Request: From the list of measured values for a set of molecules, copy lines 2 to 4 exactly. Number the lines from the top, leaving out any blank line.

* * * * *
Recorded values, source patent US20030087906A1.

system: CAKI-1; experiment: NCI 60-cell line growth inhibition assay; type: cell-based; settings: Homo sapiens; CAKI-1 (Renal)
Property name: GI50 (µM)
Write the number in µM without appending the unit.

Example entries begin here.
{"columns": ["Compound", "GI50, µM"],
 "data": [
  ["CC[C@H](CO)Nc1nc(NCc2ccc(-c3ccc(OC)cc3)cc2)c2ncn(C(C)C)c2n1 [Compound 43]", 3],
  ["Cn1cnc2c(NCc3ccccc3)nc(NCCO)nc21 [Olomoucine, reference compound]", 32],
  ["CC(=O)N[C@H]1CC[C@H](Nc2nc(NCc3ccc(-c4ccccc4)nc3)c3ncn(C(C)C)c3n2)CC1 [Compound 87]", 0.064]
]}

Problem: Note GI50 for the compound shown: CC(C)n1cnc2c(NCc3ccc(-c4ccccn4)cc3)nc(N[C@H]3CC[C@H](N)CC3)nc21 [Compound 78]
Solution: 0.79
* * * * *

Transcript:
system: CAKI-1; experiment: NCI 60-cell line growth inhibition assay; type: cell-based; settings: Homo sapiens; CAKI-1 (Renal)
Property name: GI50 (µM)
Write the number in µM without appending the unit.